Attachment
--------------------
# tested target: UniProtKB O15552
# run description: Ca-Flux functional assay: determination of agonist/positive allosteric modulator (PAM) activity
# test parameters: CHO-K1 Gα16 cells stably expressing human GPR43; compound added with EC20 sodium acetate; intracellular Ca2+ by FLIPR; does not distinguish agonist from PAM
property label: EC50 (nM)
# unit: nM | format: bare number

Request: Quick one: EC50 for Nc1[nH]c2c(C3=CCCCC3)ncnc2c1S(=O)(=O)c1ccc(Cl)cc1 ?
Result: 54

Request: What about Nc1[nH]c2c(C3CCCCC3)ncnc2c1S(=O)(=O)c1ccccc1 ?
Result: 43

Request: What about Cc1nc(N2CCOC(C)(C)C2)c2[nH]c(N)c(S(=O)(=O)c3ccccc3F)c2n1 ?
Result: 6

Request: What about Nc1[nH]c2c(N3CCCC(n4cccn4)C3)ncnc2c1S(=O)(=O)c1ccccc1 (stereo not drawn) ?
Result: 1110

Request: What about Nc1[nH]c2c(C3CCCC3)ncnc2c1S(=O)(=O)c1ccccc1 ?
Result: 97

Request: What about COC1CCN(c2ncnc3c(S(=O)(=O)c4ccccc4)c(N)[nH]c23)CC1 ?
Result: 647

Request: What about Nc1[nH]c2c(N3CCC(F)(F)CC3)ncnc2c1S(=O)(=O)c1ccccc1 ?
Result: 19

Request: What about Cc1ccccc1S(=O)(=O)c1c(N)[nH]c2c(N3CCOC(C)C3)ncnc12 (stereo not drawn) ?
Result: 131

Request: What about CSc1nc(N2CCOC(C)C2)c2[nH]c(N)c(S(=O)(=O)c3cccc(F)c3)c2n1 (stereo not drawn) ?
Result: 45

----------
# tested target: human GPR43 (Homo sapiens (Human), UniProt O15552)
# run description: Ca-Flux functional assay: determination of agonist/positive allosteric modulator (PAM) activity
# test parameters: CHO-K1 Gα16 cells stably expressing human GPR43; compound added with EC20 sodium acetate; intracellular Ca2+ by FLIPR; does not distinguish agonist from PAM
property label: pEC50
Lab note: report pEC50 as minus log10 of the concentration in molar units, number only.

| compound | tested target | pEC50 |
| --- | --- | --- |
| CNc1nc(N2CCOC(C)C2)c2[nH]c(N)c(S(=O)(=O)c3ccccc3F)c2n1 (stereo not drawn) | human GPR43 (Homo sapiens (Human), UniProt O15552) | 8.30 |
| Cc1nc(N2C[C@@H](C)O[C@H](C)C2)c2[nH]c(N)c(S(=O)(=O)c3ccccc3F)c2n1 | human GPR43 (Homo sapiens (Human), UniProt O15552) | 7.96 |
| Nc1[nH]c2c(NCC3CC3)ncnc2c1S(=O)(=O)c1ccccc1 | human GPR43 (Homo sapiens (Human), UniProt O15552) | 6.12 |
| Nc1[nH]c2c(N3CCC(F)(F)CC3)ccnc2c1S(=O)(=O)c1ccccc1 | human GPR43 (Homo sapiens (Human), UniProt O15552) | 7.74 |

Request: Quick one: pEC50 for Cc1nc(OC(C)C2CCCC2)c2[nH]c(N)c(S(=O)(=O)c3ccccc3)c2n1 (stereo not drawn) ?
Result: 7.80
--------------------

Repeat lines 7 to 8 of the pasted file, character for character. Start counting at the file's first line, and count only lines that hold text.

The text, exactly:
Result: 54

Request: What about Nc1[nH]c2c(C3CCCCC3)ncnc2c1S(=O)(=O)c1ccccc1 ?